February 4, 2019 Bob Mould – Sunshine Rock (Album Review)
After his stint in the late ’80s with the now legendary band Hüsker Dü (“Don’t Want to Know if You Are Lonely”) and his resurgence in the mid-’90s with his next group, Sugar (“If I Can’t Change Your Mind”), Bob Mould embarked on an enduring solo career, which continues to this day. Prolific indeed, the New York born American singer-songwriter/guitarist is unleashing yet again a new album on Friday, February 8, 2019, via Merge Records.
A follow-up to his 2016 effort, Patch The Sky, and titled Sunshine Rock, apparently Mould’s thirteenth studio album opens with the sunburst crunch of the title-track. In just the first few seconds to it, the listener will know immediately that he is in Mould territory—Shoegaze noise and Indie catchiness in glowing glory. The happy mood continues on with the equally upbeat and engaging carrier single “What Do You Want Me To Do” and the hypermelodic “Sunny Love Song.”
“Thirty Dozen Roses” then takes the listener back to the exciting Post-Punk beginnings of Mould, harking back to Hüsker Dü’s sour-sweet, apple-candy rockers. The ensuing “The Final Years” then gallops dramatically with its dark and romantic balladry—another sure future classic. The slightly slower “Irrational Poison” then follows in the same orchestrated guitar beauty. Then there is the stark nostalgic ring of “I Fought,” which comes across initially as if paying homage to U2’s “I Will Follow,” only to assume again its Punk sensibilities.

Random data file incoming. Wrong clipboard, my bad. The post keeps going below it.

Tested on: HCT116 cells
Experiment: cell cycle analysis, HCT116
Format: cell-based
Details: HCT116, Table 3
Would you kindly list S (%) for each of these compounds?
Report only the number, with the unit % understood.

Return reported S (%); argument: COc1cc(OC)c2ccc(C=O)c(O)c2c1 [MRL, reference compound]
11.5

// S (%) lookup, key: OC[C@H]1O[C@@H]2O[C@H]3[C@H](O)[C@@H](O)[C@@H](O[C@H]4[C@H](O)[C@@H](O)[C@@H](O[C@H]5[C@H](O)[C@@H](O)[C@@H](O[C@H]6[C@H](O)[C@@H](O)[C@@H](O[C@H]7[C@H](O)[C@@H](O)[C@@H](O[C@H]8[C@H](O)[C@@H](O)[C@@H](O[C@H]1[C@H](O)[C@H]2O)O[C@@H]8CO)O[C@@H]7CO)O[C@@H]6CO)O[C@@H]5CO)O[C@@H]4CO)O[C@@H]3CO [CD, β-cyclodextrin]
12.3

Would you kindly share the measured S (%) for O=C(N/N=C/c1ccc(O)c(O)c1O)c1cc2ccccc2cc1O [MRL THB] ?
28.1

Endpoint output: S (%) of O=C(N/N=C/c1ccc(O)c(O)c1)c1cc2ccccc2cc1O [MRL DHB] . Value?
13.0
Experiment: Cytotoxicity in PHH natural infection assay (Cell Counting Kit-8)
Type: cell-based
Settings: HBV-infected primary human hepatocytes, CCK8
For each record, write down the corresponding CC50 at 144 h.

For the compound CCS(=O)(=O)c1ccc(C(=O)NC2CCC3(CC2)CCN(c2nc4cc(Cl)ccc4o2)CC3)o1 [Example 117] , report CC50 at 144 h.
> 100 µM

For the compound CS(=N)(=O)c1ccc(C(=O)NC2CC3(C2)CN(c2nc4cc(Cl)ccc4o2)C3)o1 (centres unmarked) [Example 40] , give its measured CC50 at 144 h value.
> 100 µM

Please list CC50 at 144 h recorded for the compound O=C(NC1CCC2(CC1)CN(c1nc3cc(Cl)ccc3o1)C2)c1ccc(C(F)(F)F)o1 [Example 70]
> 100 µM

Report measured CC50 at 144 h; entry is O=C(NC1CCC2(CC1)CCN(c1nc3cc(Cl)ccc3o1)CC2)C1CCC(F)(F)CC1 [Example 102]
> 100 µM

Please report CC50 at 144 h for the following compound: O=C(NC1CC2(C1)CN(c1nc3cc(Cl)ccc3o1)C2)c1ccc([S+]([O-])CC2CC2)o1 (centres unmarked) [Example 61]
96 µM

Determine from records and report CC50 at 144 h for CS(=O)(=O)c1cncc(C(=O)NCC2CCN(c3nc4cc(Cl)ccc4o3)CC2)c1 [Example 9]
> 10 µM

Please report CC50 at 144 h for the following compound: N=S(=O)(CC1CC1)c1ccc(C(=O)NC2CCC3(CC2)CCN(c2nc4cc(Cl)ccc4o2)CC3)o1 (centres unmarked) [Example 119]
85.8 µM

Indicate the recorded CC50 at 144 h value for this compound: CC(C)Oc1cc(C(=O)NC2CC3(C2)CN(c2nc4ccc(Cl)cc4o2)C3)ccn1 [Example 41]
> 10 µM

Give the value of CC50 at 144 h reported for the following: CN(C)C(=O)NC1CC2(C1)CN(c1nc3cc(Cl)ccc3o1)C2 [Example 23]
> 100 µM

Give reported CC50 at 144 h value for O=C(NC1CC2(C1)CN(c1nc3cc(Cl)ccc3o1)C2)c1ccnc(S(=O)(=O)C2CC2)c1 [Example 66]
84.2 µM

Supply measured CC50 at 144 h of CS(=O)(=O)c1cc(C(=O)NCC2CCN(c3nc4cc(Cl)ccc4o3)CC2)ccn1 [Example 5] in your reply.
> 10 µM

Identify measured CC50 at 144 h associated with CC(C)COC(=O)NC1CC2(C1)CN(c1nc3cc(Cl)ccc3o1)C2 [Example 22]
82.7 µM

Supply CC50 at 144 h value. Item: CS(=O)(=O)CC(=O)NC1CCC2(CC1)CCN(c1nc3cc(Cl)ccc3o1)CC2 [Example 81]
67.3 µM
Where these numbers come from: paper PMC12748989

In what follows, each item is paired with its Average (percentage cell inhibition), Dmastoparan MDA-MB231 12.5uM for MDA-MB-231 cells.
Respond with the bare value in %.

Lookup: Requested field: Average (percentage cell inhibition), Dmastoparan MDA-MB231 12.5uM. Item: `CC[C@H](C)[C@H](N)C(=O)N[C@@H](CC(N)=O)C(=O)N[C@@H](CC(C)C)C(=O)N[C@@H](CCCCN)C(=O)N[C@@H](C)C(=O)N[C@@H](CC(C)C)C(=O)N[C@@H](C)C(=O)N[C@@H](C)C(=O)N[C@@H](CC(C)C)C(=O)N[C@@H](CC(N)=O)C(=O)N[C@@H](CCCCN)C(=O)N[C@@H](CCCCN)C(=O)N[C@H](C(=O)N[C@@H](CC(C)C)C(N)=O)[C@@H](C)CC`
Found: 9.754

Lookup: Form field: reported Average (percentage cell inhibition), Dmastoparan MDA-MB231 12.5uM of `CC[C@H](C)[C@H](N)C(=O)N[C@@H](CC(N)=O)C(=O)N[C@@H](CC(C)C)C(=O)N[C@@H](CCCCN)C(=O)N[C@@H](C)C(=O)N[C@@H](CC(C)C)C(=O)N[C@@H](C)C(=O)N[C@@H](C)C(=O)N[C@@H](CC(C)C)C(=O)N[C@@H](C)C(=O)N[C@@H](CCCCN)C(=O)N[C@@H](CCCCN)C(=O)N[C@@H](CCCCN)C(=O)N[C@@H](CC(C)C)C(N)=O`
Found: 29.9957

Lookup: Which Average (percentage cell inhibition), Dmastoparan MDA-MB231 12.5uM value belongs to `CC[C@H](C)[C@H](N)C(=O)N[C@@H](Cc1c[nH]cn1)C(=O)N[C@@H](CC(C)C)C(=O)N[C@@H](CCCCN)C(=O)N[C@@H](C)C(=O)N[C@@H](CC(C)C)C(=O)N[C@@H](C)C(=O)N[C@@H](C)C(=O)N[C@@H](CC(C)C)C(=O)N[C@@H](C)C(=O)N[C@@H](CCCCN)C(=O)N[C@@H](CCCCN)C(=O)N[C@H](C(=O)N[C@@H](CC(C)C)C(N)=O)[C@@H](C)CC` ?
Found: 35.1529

Mould then changes style and pace with the Post-Grunge mid-tempo “Sin King,” and he further slows down the atmosphere with the Reggae-flavored “Lost Faith,” which has faint hints of The Cure’s “Play for Today,” R.E.M.’s “Harborcoat,” and The Alarm’s “Rescue Me.”
Relaxing the album for a bit, Mould then delivers the folksy, inspired trek back to “Camp Sunshine” sans all the guitar noise and drum poundings. The penultimate track, “Send Me a Postcard” kicks in like a feigned Rockabilly, only to transform quickly into a proper Hüsker Dü/Sugar, copper-blue and beastly Alternative Rock mold. Finally, Mould wraps up his latest sugarcoated bombshell with “Western Sunset,” whose fuzzy guitars and vocal harmonies hark not only to the golden days of Alternative Rock in the mid-’90s but also to the bubblegum Pop of the late ’60s.
At 58 years of age, Bob Mould may be getting older. However, his music has definitely retained its sonic edge and youthful energy. Sunshine Rock is a simple statement of that. As clear as sunshine, it certainly rocks! That is why Cryptic Rock gives it 4 out of 5 stars.